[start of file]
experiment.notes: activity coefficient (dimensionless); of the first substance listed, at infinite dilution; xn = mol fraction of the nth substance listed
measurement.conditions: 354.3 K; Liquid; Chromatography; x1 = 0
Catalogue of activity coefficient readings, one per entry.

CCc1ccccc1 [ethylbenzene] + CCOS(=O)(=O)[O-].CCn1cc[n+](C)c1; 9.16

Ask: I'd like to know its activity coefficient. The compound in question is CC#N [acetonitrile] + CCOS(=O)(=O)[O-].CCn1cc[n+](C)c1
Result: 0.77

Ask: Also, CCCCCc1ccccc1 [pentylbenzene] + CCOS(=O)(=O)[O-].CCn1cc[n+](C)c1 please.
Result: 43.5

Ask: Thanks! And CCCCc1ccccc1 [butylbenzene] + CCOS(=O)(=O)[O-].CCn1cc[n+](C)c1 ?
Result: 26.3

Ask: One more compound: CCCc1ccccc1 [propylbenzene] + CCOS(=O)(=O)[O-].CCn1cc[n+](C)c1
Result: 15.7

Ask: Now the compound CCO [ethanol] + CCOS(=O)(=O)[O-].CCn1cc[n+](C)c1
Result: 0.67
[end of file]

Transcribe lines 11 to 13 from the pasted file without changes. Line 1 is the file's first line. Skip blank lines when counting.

Ask: One more compound: CCCc1ccccc1 [propylbenzene] + CCOS(=O)(=O)[O-].CCn1cc[n+](C)c1
Result: 15.7

Ask: Now the compound CCO [ethanol] + CCOS(=O)(=O)[O-].CCn1cc[n+](C)c1